Fortress Apple

By Lyons, Daniel | Newsweek, May 3, 2010 | Go to article overview
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Fortress Apple


Lyons, Daniel, Newsweek


Byline: Daniel Lyons

The company needs to open up.

Apple's new iPad is more than just a gorgeous consumer electronics device. It's also a kind of challenge to the Internet itself--or at least to the conventional wisdom of what the Internet is supposed to be all about.

Since the dawn of the Web we've been told that this brave new world came with brave new rules, one being that everything must be free and open. Force people to pay a subscription fee to read your news? You'll be doomed, the pundits tell us. You'll be left behind, eclipsed by all the smarty-pants companies that know enough to give their work away.

So everyone played along, and with a few exceptions, nobody is making any money. Funny, that.

Now along comes Apple with a walled garden. Not only does it produce the iPad's processor, its operating system, and the device itself, but Apple sells its content, via iTunes, and keeps 30 percent of the money. It also operates the App Store, the only place selling applications to run on the iPad, and it keeps a 30 percent slice there, too. This summer it will start selling ads that run inside the apps and will keep a 40 percent slice of that revenue.

Apple does not explain its strategy. But my interpretation of what it's thinking goes as follows:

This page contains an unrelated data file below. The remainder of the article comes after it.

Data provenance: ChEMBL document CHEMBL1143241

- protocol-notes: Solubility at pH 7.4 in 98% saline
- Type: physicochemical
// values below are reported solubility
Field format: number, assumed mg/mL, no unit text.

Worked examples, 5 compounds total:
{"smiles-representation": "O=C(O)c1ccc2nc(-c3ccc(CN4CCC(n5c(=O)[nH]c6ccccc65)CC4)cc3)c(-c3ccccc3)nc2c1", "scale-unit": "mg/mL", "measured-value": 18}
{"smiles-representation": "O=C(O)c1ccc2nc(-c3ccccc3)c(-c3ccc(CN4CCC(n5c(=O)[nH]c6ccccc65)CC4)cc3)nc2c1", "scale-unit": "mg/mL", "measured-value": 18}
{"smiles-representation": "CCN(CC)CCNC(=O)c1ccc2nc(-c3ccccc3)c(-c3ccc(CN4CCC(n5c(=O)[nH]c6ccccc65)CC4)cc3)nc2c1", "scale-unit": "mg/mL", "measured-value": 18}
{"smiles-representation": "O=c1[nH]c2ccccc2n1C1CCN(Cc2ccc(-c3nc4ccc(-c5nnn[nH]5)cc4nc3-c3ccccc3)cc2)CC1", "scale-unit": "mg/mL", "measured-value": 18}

The first two decades of the World Wide Web have been a huge mistake. The Internet is not a philosophy. It's a distribution mechanism. The laws of physics did not change when the airplane was invented, nor have the laws of economics changed because the Internet exists. You make money on the Internet the same way you do everywhere else--by having something that people want and forcing them to pay for it. There is a reason a circus takes place inside a tent, and it's not to keep you dry when it rains. They want to charge you to watch the big show.

Part of me is glad Apple is doing this, because someone needs to buck the "everything is free" trend and see what happens. But I think the company is taking things to an extreme, exerting a degree of control that may ultimately undermine its own success. If you own an iPad or an iPhone, you're aware (and no doubt frustrated) that it won't run videos created in Adobe's Flash software, which accounts for half or more of all the videos on the Web.

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